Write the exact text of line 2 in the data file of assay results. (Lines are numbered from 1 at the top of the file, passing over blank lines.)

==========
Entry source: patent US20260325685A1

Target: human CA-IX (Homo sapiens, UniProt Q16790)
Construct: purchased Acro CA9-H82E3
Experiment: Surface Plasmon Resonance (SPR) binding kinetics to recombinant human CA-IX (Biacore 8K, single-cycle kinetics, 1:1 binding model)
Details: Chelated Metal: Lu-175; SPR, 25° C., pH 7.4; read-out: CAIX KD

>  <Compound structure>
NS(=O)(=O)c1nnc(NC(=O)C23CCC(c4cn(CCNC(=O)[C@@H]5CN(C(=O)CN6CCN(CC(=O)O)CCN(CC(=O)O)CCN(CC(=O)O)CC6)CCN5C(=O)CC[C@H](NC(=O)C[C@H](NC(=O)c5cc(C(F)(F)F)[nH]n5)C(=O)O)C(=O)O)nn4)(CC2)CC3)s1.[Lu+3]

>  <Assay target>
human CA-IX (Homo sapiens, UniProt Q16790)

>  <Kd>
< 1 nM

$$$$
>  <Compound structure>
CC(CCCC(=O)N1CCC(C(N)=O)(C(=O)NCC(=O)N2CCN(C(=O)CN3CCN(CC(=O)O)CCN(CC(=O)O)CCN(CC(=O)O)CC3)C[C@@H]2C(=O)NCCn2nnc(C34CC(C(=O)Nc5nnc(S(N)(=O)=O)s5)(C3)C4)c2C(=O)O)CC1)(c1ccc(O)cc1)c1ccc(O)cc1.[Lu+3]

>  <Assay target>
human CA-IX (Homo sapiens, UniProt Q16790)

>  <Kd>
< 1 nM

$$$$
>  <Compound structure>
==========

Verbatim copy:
Target: human CA-IX (Homo sapiens, UniProt Q16790)